Howdy, Stranger!

It looks like you're new here. If you want to get involved, click one of these buttons!

Examples: Monday, today, last week, Mar 26, 3/26/04
Welcome home! Please contact lincoln@newbuddhist.com if you have any difficulty logging in or using the site. New registrations must be manually approved which may take up to 48 hours. Can't log in? Try clearing your browser's cookies.

The Future of Spirituality

KeromeKerome Certainty is the enemy of wonderThe Continent Veteran

I came across this ad on YouTube for a masterclass on Ken Wilber’s work, showing the influence he has had over the years on the personal development sector. The tagline was “Deep insight into The Future of Spirituality”. It was a nice schpiel, as you sometimes see on there, and I was a little charged up on the rhetoric of a Terence McKenna workshop that I had been listening to.

Of course these kinds of things are all marketing speak. But it made me wonder, what truly is the future of spirituality? In the 1980’s we had Krishnamurti and Osho, in the 1990’s Ken Wilber and Deepak Chopra, in the 2000’s Eckhart Tolle, and then in the 2010’s nobody? Can we expect somebody new to provide some kind of insight?

The whole area of personal development is a bit more pervaded with faux science than real spirituality, but you do sometimes come across interesting authors and personalities. What do you think of it? Is this an area that interests you at all?

Comments

  • コチシカコチシカ Berlin, Germany Veteran

    Right now, my "spiritual" reference in terms of someone from our decade is Ajahn Sona. Even though he is strict follower of the Theravada school, his teachings speak in a way which -I perceive- that are quite appropriate for the Western audiences he is targeting. Of course, he is not as popular as the names you have listed.

    I like how he engages with scientific discoveries, instead of just banishing them, or contributing towards this -I don't know why- dichotomy "spirituality / science". I have to say neuropsychology and cognitive studies are supporting a lot of what Buddhism has to say. It is a pity that sometimes science requires you to torment, behead, and study mice's brain to ensure their conclusions can be generalised and valid.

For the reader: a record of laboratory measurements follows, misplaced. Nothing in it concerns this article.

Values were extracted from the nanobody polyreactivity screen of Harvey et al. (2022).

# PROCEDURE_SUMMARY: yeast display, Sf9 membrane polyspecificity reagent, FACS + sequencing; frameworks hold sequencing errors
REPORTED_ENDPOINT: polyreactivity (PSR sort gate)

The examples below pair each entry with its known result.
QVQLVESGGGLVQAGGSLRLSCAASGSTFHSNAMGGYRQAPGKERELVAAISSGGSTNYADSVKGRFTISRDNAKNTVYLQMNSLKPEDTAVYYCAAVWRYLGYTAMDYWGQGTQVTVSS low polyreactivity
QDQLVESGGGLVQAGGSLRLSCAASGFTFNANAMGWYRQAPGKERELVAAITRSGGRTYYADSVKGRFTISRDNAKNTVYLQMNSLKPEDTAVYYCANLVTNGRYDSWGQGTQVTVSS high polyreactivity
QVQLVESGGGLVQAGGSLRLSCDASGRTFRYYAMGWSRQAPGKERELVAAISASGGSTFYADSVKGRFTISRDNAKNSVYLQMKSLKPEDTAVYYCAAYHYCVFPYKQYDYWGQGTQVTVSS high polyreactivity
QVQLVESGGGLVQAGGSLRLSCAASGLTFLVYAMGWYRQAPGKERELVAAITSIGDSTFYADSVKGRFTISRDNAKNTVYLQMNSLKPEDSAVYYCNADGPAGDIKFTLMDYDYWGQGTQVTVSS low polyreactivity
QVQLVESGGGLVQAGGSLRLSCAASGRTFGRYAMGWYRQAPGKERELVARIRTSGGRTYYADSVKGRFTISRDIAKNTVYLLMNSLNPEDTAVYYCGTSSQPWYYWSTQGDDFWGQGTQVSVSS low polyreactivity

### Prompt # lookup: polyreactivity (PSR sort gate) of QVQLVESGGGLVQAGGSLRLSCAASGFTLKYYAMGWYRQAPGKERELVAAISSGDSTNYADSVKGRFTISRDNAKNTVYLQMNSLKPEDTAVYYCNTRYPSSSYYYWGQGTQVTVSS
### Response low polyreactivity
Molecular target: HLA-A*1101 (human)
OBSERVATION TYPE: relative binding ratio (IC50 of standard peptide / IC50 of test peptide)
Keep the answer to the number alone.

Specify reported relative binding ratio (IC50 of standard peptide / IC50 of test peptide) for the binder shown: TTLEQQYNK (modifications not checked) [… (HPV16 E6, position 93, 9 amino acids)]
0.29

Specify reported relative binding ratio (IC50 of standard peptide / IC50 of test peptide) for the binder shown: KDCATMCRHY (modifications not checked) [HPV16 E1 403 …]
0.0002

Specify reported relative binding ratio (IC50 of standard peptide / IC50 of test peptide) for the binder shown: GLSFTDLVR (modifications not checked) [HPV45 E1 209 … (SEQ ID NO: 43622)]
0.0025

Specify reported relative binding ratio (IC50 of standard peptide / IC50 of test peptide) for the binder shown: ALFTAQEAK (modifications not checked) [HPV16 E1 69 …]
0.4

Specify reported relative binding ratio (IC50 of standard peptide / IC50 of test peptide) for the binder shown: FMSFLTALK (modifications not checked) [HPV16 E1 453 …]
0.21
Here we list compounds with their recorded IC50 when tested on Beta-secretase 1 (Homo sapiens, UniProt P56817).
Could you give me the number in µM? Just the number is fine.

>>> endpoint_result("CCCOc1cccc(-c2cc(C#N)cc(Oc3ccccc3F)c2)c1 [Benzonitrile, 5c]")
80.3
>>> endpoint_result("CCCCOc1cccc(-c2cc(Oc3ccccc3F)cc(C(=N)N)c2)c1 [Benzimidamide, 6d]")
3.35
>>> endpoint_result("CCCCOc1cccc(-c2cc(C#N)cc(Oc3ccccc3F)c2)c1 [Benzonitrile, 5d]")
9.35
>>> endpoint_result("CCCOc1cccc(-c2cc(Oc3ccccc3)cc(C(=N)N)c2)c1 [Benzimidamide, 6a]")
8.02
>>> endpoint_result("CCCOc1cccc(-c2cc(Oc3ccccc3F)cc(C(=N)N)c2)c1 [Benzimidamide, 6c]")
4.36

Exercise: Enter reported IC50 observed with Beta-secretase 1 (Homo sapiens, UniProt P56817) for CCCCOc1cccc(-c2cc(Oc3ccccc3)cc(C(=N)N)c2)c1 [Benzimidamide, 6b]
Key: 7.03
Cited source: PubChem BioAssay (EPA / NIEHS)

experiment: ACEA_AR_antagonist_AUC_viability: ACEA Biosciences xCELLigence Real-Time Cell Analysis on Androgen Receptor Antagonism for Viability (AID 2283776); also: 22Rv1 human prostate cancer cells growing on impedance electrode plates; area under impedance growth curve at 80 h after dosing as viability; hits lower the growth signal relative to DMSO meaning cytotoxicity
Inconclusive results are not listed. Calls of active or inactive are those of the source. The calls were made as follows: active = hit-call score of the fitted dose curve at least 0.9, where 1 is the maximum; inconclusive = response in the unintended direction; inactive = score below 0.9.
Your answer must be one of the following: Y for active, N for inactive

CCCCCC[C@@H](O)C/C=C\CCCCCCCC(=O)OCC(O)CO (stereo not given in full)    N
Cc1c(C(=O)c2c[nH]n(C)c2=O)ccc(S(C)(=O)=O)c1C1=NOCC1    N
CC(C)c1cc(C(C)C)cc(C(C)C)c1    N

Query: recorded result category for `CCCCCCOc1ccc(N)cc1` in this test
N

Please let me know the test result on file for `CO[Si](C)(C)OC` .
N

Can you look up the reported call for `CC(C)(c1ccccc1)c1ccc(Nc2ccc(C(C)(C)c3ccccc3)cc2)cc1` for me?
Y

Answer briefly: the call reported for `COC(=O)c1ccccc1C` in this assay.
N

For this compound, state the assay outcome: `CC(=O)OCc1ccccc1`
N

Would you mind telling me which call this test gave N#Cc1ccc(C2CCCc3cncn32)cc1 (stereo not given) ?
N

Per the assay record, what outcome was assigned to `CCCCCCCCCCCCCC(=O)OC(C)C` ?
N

• The Future of Spirituality

    It is here. It is personal, personalised and mainstream.

    • Covid spirituality, the hermit generation.
    • Virtual spirituality
    • Yoga and meditation
    • Earth spirituality

    As the West integrates and commercialises, some are going deeper. Which is always the way.

    Are we on a path? Always.

  • JasonJason God Emperor Arrakis Moderator
    edited February 21

    There's a ton of Buddhist monastics I can point to, both young and old, that I think are great. Many are in the Thai Forest tradition (e.g., Amaro, Brahm, Pasanno, Sumedho, Sona, Sudanto, Thanissaro, Viradhammo, etc.). In other traditions, I can point to some as well. Richard Rohr, a Franciscan mystic, is one example. On Being often has a number of people from various traditions that I think illustrate the future of spirituality. And I'd even include people like Russell Brand, who is really bringing back perennialism as well as including healthy dose of the self-help/personal development aspect.

    コチシカKerome
  • KeromeKerome Certainty is the enemy of wonder The Continent Veteran

    @Jason said:
    There's a ton of Buddhist monastics I can point to, both young and old, that I think are great. Many are in the Thai Forest tradition (e.g., Amaro, Brahm, Pasanno, Sumedho, Sona, Sudanto, Thanissaro, Viradhammo, etc.). In other traditions, I can point to some as well. Richard Rohr, a Franciscan mystic, is one example. On Being often has a number of people from various traditions that I think illustrate the future of spirituality. And I'd even include people like Russell Brand, who is really bringing back perennialism as well as including healthy dose of the self-help/personal development aspect.

    Thanks @jason ... I’m not familiar with On Being, is it a magazine or podcast?

    I’m sure that Buddhism will continue to be strongly represented in the future, but I do think that Thich Nhat Hanh’s absence now that he has retired will be keenly felt. His was a unique voice I think because as an exile he was not strongly associated with a national tradition or school, but had a unique style all his own.

    Russel Brand is someone who I haven’t really followed, I will have to pay him a bit more attention. Good tip.

  • JasonJason God Emperor Arrakis Moderator
    edited February 21